"This will become a plastic sheet, and eventually a thermoform product."
Peninsula Packaging melts and flattens plastic so it can be shaped and molded. The process is complex.
"We take the clear chips like this, and it goes into an oven, and it cooks for about 3 to 4 hours in that oven."
The plastic cooks at almost 200 degrees Celsius. When the melted plastic comes out of the oven, it is made into carry-out trays or other food packaging. The plastic is then wrapped, rolled and taken to what is called a "thermoform station."
"We unwind the plastic into a very long oven where we heat it again, and then we'll form it in a forming station. We'll follow it through and see what happens to it."
What happens to the recycled plastic involves a vacuum, lots of pressure, and -- believe it or not -- more recycling.
"If you could imagine that you're cutting cookies out of a piece of dough on the counter...you get a round cookie and you have all this dough left over...we put it back through, grind it up into little pieces and put it back through the extrusion process."
Mark Rath says all of the plastics in this packaging center become some kind of container in their next lives.
"That'll end up being a fresh-cut-salad base. Not sure where it goes, but it'll end up some place with celery and carrots and tomatoes."
It has taken several days, but a plastic bottle like the one we bought in Washington, DC has now become a salad tray in North Carolina.
Many workers, hundreds of kilometers, and tons of plastic: all pieces of a waste industry that seems to waste as little as possible.
Countless things affect the health of our environment. What we take from nature may not harm it as much as what we add to it. For years, many people have harmed the environment by throwing away plastic grocery bags. But in Washington, a "bag tax" has changed the behavior of many people, and the way business affects the environment.
The Anacostia River flows through southeast Washington into the better-known Potomac River. The Anacostia is often called the city's "other river." Tommy Wells is a member of the Washington, DC city council. He is worried about the health of river. He notes that some people have called the Anacostia, one of the 10 most polluted rivers in the country.
Mr. Wells says he was tired of seeing so many plastic bags in or near the river.
"I wanted something that got into people's heads; not their pockets, which is why we came up with a nickel."
Stores in Washington now require people to pay five cents -- a nickel -- for each disposable plastic bag. The money goes into the "Anacostia River Clean Up Fund." People who bring their own bag do not pay anything extra.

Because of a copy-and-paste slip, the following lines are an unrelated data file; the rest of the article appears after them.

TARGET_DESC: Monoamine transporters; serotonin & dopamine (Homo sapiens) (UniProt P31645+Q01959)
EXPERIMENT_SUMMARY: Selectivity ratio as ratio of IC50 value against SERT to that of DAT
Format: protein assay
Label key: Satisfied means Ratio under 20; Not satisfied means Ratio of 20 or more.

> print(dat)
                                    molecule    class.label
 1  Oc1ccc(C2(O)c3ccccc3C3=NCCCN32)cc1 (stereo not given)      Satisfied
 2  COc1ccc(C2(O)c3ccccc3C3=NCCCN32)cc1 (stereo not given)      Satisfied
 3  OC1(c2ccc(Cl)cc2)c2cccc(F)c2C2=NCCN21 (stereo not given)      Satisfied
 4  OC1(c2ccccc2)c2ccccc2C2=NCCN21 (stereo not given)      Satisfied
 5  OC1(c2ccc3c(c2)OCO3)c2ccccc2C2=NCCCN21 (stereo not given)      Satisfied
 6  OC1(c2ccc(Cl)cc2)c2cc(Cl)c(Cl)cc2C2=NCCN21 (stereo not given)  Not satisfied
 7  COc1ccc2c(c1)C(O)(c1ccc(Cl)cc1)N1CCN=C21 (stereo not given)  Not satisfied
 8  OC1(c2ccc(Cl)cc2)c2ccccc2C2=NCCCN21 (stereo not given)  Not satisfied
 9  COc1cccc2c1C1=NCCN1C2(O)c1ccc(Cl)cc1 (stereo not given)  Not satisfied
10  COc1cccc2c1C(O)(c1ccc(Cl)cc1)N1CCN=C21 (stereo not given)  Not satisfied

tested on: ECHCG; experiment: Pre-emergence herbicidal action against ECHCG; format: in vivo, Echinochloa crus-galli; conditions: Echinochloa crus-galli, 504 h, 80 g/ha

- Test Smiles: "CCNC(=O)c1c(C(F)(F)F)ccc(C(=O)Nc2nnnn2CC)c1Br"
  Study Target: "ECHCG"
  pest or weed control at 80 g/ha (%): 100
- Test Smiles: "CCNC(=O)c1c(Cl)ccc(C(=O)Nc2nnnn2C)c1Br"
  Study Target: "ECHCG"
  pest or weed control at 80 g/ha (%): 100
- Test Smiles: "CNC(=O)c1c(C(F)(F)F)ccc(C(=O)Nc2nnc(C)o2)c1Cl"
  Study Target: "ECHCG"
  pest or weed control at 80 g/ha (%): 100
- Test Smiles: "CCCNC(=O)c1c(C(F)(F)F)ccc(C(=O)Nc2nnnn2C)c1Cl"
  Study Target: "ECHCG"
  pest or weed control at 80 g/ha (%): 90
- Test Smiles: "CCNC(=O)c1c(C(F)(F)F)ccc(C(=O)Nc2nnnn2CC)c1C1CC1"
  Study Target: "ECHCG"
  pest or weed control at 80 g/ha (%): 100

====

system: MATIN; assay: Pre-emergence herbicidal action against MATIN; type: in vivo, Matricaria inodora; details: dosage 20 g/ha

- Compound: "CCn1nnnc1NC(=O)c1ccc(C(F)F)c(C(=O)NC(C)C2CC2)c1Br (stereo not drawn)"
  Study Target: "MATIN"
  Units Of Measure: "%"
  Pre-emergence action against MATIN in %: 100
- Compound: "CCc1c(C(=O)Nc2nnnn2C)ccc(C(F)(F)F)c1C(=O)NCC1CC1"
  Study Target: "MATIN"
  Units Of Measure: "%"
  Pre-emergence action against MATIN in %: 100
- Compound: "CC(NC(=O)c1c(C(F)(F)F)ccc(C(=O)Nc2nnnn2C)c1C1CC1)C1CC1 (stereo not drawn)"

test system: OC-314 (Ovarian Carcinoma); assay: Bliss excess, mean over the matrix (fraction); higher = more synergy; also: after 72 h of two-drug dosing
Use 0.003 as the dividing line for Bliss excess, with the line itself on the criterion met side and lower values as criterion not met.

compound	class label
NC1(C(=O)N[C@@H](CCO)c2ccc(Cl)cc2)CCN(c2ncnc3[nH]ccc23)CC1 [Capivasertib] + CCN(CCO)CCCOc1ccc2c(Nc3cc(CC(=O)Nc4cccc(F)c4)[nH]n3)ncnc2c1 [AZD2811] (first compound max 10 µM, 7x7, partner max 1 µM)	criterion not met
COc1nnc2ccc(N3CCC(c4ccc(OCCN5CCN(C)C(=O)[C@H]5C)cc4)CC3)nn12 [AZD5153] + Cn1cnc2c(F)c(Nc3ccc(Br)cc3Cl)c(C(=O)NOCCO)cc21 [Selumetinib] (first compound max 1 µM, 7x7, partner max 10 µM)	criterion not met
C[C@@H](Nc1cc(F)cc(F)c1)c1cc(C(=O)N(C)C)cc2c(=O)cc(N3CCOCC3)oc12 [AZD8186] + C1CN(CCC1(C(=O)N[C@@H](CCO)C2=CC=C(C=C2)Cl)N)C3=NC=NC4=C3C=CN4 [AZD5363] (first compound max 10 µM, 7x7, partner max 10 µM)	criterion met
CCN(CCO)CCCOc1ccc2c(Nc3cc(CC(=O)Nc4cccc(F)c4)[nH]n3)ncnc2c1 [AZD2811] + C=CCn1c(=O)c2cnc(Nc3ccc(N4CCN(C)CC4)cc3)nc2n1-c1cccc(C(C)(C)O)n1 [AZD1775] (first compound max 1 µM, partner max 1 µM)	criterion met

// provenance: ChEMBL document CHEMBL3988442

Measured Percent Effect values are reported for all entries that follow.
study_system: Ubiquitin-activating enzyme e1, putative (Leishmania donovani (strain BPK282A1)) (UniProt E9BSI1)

Has the "bag tax" helped? Bret Bolin is with the Anacostia Watershed Society, a group that is working to protect the river.
"In just about 3 and a half months of the bag fee, people were already reporting that they were seeing a lot less bags in the river and at cleanup sites than in past years."
Councilman Tommy Wells agrees that the bag tax worked.
"There was a 60 percent reduction of the amount of bags that were pulled out of the river."
The local government estimates that stores gave shoppers almost 300 million bags in 2009. Mr. Bolin says the bag tax caused the number to drop sharply.
"And they were estimating something like 55 million being distributed in 2010, which is an 80 percent reduction, which is amazing."
The five cents a bag tax added two million dollars to the River Cleanup fund in its first 10 months. Tommy Wells and Brent Bolin are pleased with the effect of the tax. But when we talked with some store owners and shoppers, we found they were not so happy.
"Ninety percent of people complained, and they don't want to buy the bag."
"Customers don't like it at all."
"They'll pay $100 for the booze, but not 5 cents for the bag."
Other critics say that in difficult economic times, any tax is unfair to poor people and could cost jobs in the plastic business. But many people still support the tax.
"I carry my own bags."
"I mean... I don't have to pay for it."
"I just bring my own since I have them."
"Everybody brings their own bags now."
But supporters of the tax, like Brent Bolin and Tommy Wells, say reducing the use of plastic bags is the only way to stop them from polluting the environment.
"You can't keep pulling trash out of the river forever."
"Our city is so much more beautiful now that we don't have these bags blowing in our trees and our environment."
There is still much work to be done to clean up the nation's capital and the Anacostia River. But change is taking place -- five cents at a time.